Works Cited

Ambulator; or, A Pocket Companion in a Tour around London. 9th ed. London: T. Gillet, 1800.

Berg, Maxine and Elizabeth Eger. “The Rise and Fall of the Luxury Debates.” Luxury in the Eighteenth Century: Debates, Desires and Delectable Goods. Ed by Maxine Berg and Elizabeth Eger. New York: Palgrave, 2003. 7-27.

Cibber, Theophilus. The Harlot’s Progress; or, The Ridotto al’Fresco: a grotesque pantomime entertainment. As it is perform’d by his Majesty’s Company of comedians at the Theatre-Royal in Drury-Lane. Compos’d by Mr. Theophilus Cibber, … The songs made (to old ballad tunes) by a friend. [London] : printed for the benefit of Richard Cross the prompter; and sold at the theatre, 1733.

Dorman, Joseph. The curiosity: or, the gentleman and lady’s general library. A Dissertation on Poetry, Music, Dancing, Balls, Assemblies, Ridottos, Masquerades, Polite Conversation, Italian Strolers, &c. York: Printed by Alexander Staples, 1738.

“A Familiar EPISTLE: From a young TEMPLER, to his FRIEND in the Country.” Delights of the Muses. London: Printed for J. Osborn; and J. Bailey, 1738. 202-210.

H., J. National Alarm; or, Seasonable Admonition to the Degenerate Natives of the once formidable Island of Great Britain. London: Printed and sold by George Woodfall, 1745.

Hogarth, William. Analysis of Beauty. Ed. and Intro. by Ronald Paulson. New Haven, Conn.: Published for the Paul Mellon Centre for British Art by Yale University Press, c1997.

The ladies delight. Containing, I. An address to all well provided Hibernians. II. The arbor vitæ; or, tree of life. A poem. Shewing whence it took it’s root, and has spread its leaves over all Christendom; being extremely useful to students in all branches of polite literature. III. The natural history of the arbor vitæ; or, the tree of life, in prose; printed from the original manuscript. IV. Ridotto al’ fresco. A poem. Describing the growth of this tree in the famous Spring-Gardens at Vaux-Hall, under the care of that ingenious botanist Doctor H—gg—r. London: Printed for W. James in the Strand, 1732.

Lindberg, Mary. “Hogarth’s Theatrical Writings: The Interplay between Theatre, His Theories, and His Art.” Theatre Notebook: A Journal of the History and Technique of the British Theatre. 47:1 (1993): 29-41.

—. “Introduction.” The Harlot’s Progress and The Rake’s Progress. Augustan Reprint Society 181. Los Angeles: William Andrews Clark Memorial Library, University of California, 1977.

Richardson, Annie. “From Moral Mound to the Material Maze: Hogarth’s Analysis of Beauty.” Luxury in the Eighteenth Century: Debates, Desires and Delectable Goods. Ed by Maxine Berg and Elizabeth Eger. New York: Palgrave, 2003. 119-134.

Statute, Moses [pseud.]. Ridotto: or, downfall of masquerades; in commendation of the suppos’d author of the poem, lately publish’d, call’d, The bawdy-house: a poem. London: Printed for A. Moore, 1723.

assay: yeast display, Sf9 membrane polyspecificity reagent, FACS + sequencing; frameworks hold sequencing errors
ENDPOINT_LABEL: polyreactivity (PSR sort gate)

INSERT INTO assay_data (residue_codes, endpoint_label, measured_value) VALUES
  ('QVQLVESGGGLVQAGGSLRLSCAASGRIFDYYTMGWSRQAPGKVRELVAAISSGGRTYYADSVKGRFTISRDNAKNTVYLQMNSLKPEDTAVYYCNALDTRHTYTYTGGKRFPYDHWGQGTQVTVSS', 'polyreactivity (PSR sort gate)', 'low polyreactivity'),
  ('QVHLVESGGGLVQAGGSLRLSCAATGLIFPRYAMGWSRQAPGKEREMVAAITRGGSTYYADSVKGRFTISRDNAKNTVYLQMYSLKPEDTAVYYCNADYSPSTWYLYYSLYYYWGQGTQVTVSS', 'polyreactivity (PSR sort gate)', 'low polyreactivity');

i He goes on, curiously, to critique the ridotto in negative comparison with masquerade: “In short, a Ridotto is as stupidly insipid, as a Masquerade is wittily brilliant; where one may find Love without Gallantry; a numerous Assembly, without Life or Gaiety; and Conversation without Wit” (28).

ii Ridottos al’fresco were so popular and well attended that they financed various alterations and improvements to Vauxhall (Ambulator 221). For language linking ridottos al’fresco to gaming, risk, and sexual pursuit, see Ridotto: or, Downfall of Masquerades (1723), The Delights of the Muses (1738), and The Ladies Delight (1732), specifically, the poem “Ridotto al’Fresco,” which describes “the Growth of this Tree [of Life] in the famous Spring-Gardens at Vaux-Hall, under the Care of that ingenious Botanist Doctor H—gg—r.” In “Ridotto al’Fresco,” the critic excoriates Heidegger and his successors for creating a space where “Play and Park alternately give joy” (21). He continues, describing the ridotto as a place where “Belles, Beaux, and Sharpers here together play”; in this promiscuous space, “Dice and Intrigue so mutually are blended, / That one begins as soon as t’other’s ended” (29). The beau-about-town Templar in The Delights of the Muses describes ridottos in a poetic epistle to a country friend as a site of pursuit, as well; enjoying the pleasures of the town, he might “at Ridotto spend the Night, / In silent Joy, and mask’d Delight; / And with dumb Signs, and pensive Moan, / Single some Female, to hunt down, / With whom, to Tavern we retire, / And quench in Love our am’rous Fire” (208). The dark walks were havens for young lovers and sites of danger for ladies who lost their way; one of the most famous ridottos of eighteenth century literature, of course, occurs in Burney’s Evelina, where it is particularly enjoyable to the gauche Madame Duval.